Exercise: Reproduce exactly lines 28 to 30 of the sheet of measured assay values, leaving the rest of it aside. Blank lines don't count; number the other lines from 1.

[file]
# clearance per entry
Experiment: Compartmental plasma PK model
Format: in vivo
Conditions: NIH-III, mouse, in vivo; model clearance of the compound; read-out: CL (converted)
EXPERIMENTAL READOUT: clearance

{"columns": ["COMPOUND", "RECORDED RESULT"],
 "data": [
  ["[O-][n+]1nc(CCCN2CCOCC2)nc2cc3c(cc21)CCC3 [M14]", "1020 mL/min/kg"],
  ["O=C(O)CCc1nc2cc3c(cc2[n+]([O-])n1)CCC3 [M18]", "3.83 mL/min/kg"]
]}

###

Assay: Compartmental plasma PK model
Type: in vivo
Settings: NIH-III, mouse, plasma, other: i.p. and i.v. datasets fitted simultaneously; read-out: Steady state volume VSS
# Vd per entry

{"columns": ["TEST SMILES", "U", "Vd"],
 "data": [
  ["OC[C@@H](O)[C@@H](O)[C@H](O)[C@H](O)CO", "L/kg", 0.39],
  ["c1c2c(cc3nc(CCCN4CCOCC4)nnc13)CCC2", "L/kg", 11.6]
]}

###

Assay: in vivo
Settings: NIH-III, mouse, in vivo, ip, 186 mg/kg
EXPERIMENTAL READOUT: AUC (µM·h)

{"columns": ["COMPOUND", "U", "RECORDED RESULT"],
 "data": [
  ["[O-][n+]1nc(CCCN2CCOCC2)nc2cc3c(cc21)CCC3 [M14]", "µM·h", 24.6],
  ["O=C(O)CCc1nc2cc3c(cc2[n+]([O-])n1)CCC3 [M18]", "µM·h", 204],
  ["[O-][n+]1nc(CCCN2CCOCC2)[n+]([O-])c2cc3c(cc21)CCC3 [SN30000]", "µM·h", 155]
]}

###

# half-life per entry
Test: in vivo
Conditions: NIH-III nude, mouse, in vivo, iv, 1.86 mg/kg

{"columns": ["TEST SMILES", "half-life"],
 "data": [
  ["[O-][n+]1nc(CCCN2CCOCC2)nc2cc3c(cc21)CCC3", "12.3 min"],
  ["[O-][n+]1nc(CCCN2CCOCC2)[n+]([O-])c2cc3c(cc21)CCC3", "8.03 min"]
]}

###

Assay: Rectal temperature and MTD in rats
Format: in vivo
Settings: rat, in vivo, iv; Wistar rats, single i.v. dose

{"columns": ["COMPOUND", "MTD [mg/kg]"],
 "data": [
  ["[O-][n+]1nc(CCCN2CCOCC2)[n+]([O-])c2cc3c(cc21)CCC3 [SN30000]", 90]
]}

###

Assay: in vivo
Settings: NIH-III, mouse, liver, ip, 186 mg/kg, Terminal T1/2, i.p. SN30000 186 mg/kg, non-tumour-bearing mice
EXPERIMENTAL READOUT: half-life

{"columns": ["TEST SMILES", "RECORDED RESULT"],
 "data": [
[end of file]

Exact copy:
  ["O=C(O)CCc1nc2cc3c(cc2[n+]([O-])n1)CCC3 [M18]", "µM·h", 204],
  ["[O-][n+]1nc(CCCN2CCOCC2)[n+]([O-])c2cc3c(cc21)CCC3 [SN30000]", "µM·h", 155]
]}